#byHOPZ: My interview with Maya Moore 🐐

Some call her the GOAT, which is crazy, because she’s only 29. But the thing is, if Maya Moore retired today, she’d easily go down as one of the five greatest female basketball players of all time. That’s no cap.

So when I was offered the opportunity to interview Moore last month, I jumped at the chance. If I was writing a feature on Moore, I would have focused the interview on her life and psyche. But Steve Marsh had already deftly penned that feature for SLAM over the summer.

Instead, since I had only a 15-minute window (and just a fraction of that time to ask basketball- and career-related questions), I decided to talk to Moore about her future with the Minnesota Lynx, who appear to be entering a new chapter.

Typically coy with her responses, Moore said she was still reflecting on the past season and hadn’t seriously considered her future yet.

In one of her responses that didn’t get published (because of incomplete audio), Moore spoke about the Seattle Storm’s quick rebuild. Just three years ago, Seattle had one of the worst records in the league. And this season, they were crowned WNBA champs.

Moore said that having the No. 1 pick (two years in a row) helped that rebuild tremendously. And Sue Bird was the integral piece, carrying the burden of leadership while Breanna Stewart and Jewell Loyd gained their footing in the league.

Minnesota does not have the draft assets that Seattle did. And while this is conjecture on my part, I think Moore knows it would take Minnesota longer to a complete rebuild similar to Seattle’s.

Moore may not have the stomach to spend the rest of her prime with a rebuilding franchise devoid of assets. She understands this element of the league very well. But that’s just my two cents.

Here’s Moore’s response about the Storm’s rebuild (the part that I could make out clearly). Of course, to read the rest of my interview with Maya Moore, head to SLAMonline.com.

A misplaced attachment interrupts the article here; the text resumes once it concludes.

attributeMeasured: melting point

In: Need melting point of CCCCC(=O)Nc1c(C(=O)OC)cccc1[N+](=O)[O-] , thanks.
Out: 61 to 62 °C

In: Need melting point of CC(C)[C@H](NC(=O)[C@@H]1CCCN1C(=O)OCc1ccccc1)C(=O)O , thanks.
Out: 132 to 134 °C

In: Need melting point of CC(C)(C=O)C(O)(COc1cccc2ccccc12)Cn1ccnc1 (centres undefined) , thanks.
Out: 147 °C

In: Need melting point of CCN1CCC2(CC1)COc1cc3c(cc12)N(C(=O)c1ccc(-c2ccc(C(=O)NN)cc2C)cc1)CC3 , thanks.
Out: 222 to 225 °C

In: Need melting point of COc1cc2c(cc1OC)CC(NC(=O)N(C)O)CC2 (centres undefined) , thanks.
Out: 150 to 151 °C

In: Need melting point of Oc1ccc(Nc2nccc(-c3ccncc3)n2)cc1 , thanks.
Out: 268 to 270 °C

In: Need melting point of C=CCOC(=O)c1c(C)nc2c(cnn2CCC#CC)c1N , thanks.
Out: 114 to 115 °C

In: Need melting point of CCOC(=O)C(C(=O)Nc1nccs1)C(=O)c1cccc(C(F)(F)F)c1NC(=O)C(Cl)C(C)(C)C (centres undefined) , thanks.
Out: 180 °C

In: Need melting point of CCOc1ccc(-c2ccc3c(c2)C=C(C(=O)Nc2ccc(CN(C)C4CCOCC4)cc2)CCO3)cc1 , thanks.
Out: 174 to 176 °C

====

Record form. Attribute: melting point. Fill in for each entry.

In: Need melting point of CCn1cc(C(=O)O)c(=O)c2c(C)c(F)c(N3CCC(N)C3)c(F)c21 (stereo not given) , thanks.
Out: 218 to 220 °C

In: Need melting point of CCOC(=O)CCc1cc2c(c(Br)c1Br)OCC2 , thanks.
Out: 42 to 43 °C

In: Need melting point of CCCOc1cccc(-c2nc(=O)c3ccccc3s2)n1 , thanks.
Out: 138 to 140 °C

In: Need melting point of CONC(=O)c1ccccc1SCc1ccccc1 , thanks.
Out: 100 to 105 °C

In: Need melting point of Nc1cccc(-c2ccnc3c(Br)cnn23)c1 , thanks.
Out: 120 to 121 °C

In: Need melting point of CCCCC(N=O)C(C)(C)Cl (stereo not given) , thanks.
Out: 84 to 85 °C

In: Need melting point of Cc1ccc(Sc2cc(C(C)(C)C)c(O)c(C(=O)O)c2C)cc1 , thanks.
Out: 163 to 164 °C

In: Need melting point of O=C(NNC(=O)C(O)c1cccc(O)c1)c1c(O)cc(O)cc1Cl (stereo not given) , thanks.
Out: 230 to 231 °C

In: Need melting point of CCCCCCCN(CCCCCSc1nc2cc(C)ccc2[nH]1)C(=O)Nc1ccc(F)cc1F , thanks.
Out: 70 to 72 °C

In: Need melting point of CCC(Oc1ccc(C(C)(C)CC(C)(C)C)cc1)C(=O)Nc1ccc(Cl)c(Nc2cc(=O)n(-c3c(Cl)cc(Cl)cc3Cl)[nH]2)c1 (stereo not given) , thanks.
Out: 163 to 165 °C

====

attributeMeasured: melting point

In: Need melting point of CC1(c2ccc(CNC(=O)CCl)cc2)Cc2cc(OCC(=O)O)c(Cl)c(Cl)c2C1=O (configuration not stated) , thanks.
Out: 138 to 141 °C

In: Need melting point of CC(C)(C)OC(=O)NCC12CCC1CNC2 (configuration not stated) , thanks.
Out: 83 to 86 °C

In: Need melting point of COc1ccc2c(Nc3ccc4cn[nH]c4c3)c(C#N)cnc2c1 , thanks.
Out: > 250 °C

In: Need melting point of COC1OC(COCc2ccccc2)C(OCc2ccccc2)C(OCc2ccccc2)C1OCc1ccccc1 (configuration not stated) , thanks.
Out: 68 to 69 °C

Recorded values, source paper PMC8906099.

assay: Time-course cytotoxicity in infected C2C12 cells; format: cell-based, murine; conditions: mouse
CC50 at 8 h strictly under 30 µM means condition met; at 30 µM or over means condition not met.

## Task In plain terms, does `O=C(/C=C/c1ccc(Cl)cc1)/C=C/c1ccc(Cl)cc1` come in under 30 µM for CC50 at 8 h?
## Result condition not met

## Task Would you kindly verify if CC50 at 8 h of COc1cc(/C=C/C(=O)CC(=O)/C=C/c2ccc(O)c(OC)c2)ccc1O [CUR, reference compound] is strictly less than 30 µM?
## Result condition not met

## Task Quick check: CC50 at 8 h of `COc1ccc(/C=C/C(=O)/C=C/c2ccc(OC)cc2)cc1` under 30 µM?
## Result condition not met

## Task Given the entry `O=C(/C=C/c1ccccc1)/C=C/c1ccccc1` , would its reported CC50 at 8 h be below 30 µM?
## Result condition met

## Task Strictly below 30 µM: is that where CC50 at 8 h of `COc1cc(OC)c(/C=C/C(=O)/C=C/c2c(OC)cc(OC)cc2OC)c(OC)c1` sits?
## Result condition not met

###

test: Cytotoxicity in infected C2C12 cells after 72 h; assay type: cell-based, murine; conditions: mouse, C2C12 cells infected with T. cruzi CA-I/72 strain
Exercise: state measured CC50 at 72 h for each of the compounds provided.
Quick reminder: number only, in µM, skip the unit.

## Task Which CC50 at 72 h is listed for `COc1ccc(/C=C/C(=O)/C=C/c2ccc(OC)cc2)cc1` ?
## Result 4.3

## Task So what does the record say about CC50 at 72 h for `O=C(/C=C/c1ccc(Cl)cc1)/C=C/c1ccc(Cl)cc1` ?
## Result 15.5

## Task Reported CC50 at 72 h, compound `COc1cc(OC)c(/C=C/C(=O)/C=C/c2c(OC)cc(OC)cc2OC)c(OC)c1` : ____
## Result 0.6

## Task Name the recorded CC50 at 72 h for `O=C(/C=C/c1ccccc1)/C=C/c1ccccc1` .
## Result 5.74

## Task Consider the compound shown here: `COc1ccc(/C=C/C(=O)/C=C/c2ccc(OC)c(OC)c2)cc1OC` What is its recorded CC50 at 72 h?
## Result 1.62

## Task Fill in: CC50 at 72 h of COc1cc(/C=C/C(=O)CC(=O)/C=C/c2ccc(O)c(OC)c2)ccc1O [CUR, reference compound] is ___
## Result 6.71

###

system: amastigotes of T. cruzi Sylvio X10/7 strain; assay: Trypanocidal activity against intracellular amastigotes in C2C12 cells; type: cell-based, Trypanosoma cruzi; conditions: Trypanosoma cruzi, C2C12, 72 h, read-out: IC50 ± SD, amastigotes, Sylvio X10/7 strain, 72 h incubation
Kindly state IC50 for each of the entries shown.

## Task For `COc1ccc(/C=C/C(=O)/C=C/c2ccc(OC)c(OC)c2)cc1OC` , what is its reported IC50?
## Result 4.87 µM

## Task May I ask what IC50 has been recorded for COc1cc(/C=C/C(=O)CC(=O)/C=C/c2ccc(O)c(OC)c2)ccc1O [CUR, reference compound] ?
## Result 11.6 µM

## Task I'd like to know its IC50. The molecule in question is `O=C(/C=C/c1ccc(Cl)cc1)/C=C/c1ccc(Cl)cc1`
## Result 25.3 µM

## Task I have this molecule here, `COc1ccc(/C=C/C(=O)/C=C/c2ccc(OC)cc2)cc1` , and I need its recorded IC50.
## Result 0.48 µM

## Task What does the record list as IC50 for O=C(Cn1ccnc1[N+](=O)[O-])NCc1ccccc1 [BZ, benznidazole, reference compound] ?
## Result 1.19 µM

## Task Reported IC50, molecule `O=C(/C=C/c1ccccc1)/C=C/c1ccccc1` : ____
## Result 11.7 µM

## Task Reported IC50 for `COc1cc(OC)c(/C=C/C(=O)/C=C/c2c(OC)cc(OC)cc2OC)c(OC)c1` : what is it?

Does the Storm’s rebuild show you how quickly things can turn around with a few key moves? I believe Sue Bird even re-signed with the team at the beginning of the rebuild.

Maya Moore: You know, yes and no. I think, yes, because the difference between the best and the worst is so narrow, I think. But Sue, willing to—one of the greatest to ever play the game—her willing to commit to that rebuild, made those young players develop quicker than if she hadn’t been there.

Me being drafted to the Lynx with Lindsay Whalen, Taj McWilliams-Franklin, Rebekkah Brunson, Seimone Augustus made me be greater, quicker because I had the leadership… [inaudible]

[…] take on leadership roles that they’re not ready for [inaudible] second-year players or third-year players, you have to be able to have the luxury of having at least one great leader around you. And a No. 1 draft pick gives you really good shot at getting a championship within the first four years.”


Where Does A’ja Wilson’s Rookie Season Rank All-Time?

I’ll be the first to admit, I didn’t expect A’ja Wilson to be this dominant this year.

When I wrote about Wilson for SLAM before the 2018 season, I thought Wilson had a good chance to be Rookie of the Year, but expected her to struggle at times against bigger, more physical competition.

But with her 34-point, 14-rebound performance in the Aces’ comeback win over Connecticut on Saturday, Wilson has all but secured the ROY award.

Wilson has turned around the long-suffering Aces franchise (formerly San Antonio Stars) and could become the first rookie to make the First Team All-WNBA team since 2008.

Twenty games into her WNBA career, Wilson is putting up numbers that few players—let alone rookies—have ever put up.

Wilson ranks second in the league in scoring (21.0), fourth in rebounding (8.7) and fifth in blocks (1.7). Perhaps even more impressive, she’s turning the ball over just 1.6 times per game despite a 29.2 usage rate (third-highest usage rate in the league).

The only knock on Wilson’s rookie resume is her 53.4 true shooting percentage, but that’s hardly a knock.

All this begs the question: Where does Wilson’s season rank among the greatest rookie seasons ever?

Excluding the WNBA’s inaugural season in 1997, only three other players have had singularly dominant rookie seasons.

1. Tamika Catchings, Indiana, 2002
18.6 PPG, 57.1 TS%, 8.6 RPG, 3.7 APG, 2.9 SPG, 1.3 SPG, 2.6 TOV, 26.2 USG%

Catchings’ rookie season is hands down the best in WNBA history, but she sat out a year after being drafted by the Fever.

Similar to Ben Simmons, Catchings had a year to train as a professional before her rookie season. Some would say that Catchings wasn’t a true rookie.